0706Letter_hm.cfm Sec. Polansky criticizes editorial
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Sec. Polansky criticizes editorial

I'm very disappointed by last week's editorial (June 29) lambasting the Kansas Department of Agriculture for how we dealt with cuts to our budget. Not only was it inaccurate, it accused us of surreptitiously and arbitrarily discontinuing market reports despite their value to the livestock industry.

Like all state agencies, the Kansas Department of Agriculture has weathered--and continues to weather--cuts to its funding. The state general fund portion of our budget has been cut 15 percent since 2008. In addition to cuts, we have had to find ways to internally fund additional personnel-related expenses because the Legislature did not appropriate any money to cover them.

Since half of our budget comes from the state general fund, and 83 percent of our state general fund appropriation is used to pay salaries, it has been necessary to reduce our workforce. Between layoffs and attrition, our current vacancy rate is 21 percent.

During the 2009 legislation session, all state agencies were asked by the Kansas Legislative Division of Post Audit to provide a list of programs and functions in tiers, 80 percent of which were labeled "buy first," 10 percent "buy next," and 10 percent "don't buy now." The request was tied to a 10 percent budget reduction the Legislature was seeking to impose on all agencies. We complied with the request, but emphasized that we believed all functions and services were vital, including two livestock auction reporter positions covering auctions in Pratt and Salina that were on the list.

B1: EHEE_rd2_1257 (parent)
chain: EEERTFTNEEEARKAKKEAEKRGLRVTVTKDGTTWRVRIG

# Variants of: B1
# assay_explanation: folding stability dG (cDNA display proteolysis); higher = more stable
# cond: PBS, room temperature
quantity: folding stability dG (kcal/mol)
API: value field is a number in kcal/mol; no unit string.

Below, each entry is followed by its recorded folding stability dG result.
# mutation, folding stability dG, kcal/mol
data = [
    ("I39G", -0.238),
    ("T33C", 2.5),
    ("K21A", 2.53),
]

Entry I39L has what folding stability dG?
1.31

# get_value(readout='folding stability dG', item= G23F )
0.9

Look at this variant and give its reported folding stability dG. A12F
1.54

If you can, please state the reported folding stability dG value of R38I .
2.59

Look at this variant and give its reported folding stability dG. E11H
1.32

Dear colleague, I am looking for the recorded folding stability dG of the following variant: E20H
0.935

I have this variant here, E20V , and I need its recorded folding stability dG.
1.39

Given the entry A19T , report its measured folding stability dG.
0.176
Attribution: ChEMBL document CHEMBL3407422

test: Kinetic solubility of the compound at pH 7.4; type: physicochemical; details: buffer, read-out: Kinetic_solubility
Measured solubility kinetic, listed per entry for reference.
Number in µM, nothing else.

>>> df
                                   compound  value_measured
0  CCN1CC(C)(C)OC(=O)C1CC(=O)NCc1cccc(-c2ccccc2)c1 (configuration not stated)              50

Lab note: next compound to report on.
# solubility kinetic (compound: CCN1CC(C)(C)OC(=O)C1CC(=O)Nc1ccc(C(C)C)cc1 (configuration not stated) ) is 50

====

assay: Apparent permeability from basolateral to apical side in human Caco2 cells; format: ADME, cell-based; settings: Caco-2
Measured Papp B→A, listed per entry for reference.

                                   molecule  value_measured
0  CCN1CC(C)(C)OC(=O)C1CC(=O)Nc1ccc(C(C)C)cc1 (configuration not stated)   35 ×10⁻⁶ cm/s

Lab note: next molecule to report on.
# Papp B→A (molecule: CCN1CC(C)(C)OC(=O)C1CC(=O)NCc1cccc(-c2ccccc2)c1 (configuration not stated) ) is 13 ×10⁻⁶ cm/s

The livestock market reports weren't the only functions or services on the line. There were others of importance to other segments of the agriculture industry, but their representatives from the Kansas Co-Op Council and the Kansas Grain and Feed Association were able to convince lawmakers to support their continued funding.

Items remaining on the list were discussed and ultimately approved in a meeting of the Senate Ways and Means Committee on March 12, 2009.

Our department has had to make many difficult and painful decisions about how to deal with cuts to our funding. We expect to continue to be asked to make these difficult decisions until the national and state economies improve. And you're right that we do need to put our heads together to find solutions. Unfortunately, that can't be accomplished by pointing fingers and laying blame. Instead, when we are at the Statehouse fighting for every dollar of funding we receive, we need industry at our side fighting the fight with us. We can't expect to succeed without their support.

Finally, I'm disappointed that you chose to publish an editorial chastising us after we had explained that we were in the process of exploring alternatives to continue the Salina and Pratt livestock markets. We can't restore the $88,841 cut from the Kansas Agricultural Statistics budget that helped pay for these two reports, but we believe we have found a way for them to continue. While it was premature to share information about contract negotiations when we spoke with your reporter last week, we can now say that the Pratt and Salina livestock reporter contracts are being extended for another month. This will give us time to train a current Kansas Department of Agriculture employee to report on the Pratt market and for discussions to continue regarding alternate funding for the Salina report. Having a current employee cover the Pratt market report will require us to reduce to once a week a twice-weekly report on the hay market, but we consider that an equitable solution at this time.

--Adrian J. Polansky, Kansas Secretary of Agriculture



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